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Grand Canyon vs. Antelope Canyon

We often get questions about the differences in distance and features between the Grand Canyon and Antelope Canyon. We’re here to help!

First off, Grand Canyon and Antelope Canyon or Horseshoe Bend are NOT the same thing. Yes, they both reside in Arizona, and yes, they both are part of the Grand Circle. Aside from those two things, they are very different.

Grand Canyon

When most people think of the Grand Canyon, they think of the South Rim. This section of the Grand Canyon offers some of the very best viewpoints, the best access to hiking, and all of the major services offered at the Grand Canyon. For most, the accessibility is the biggest factor when visiting the Grand Canyon. The South Rim can be easily accessed from Flagstaff, Williams, or even Sedona, Arizona. From these locations you can be standing at one of the most magnificent views on earth within just an hour.

The South Rim offers dozens of spectacular viewpoints, from Hermit’s Rest on the western edge, to the iconic Desert View Watchtower on the Canyon’s eastern end. The South Rim of the Grand Canyon also offers all of the creature comforts, including hotels, restaurants & bars, camping, and even bike rentals.

You can see all the best views on our most popular tour—our Grand Canyon guided tour. In addition to stopping at the various vistas to take in some fantastic views, you’ll also get to learn about the history, geology, and culture of the area.

Antelope Canyon and Horseshoe Bend

Antelope Canyon & Horseshoe Bend reside about two hours northeast of both Flagstaff and the South Rim of Grand Canyon near the town of Page, Arizona. These two spots are, without a doubt, two of the most magnificent sites in the Southwest. Although these two places are relatively close to Grand Canyon, and one shares the same river, they are not the same. Antelope Canyon is split into two distinct sections; Upper and Lower. Generally, we like to visit Lower Antelope Canyon because it can be less crowded, and often times it has more rich colors. While we prefer Lower Antelope Canyon, Upper Antelope Canyon is also a worthy destination.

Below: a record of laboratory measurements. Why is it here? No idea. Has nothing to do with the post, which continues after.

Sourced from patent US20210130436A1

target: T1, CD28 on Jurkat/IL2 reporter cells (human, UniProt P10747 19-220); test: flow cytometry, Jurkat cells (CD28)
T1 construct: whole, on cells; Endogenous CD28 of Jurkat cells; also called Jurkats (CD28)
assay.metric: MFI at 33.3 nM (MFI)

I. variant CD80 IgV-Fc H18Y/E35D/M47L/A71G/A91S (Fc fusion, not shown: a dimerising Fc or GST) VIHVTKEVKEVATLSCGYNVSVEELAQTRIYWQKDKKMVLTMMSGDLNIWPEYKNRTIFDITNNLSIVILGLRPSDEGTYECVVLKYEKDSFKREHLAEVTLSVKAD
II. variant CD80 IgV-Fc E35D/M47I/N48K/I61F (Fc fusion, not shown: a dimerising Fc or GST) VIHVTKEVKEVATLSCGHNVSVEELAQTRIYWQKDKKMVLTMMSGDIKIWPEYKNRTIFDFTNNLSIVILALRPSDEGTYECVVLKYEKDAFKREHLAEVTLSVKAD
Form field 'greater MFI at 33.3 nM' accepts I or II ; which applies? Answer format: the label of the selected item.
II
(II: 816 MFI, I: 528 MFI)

Our Antelope Canyon and Horseshoe Bend tour allows you to explore the landscape around these two iconic sites. Learn the history and geology from our knowledgable guides, and enjoy a provided lunch along the journey.

When is the Best Time to Visit?

Aside from avoiding the heat, there is really no bad time to visit Horseshoe Bend. Oftentimes, guests can be startled to see a full parking lot at this site, but once you get to the vista, that anxiety quickly disappears. Horseshoe Bend is an extraordinary geologic feature along the Colorado River, and it’s just a few miles upstream from the beginning of the Grand Canyon.

If you want to visit and really take in both of these sights, you’ll really need two full days to explore. The experienced local guides at Grand Canyon Adventures are here to help you every step of the way! Ready to start planning your adventure? Book a Grand Canyon tour package online today, or contact us to learn more.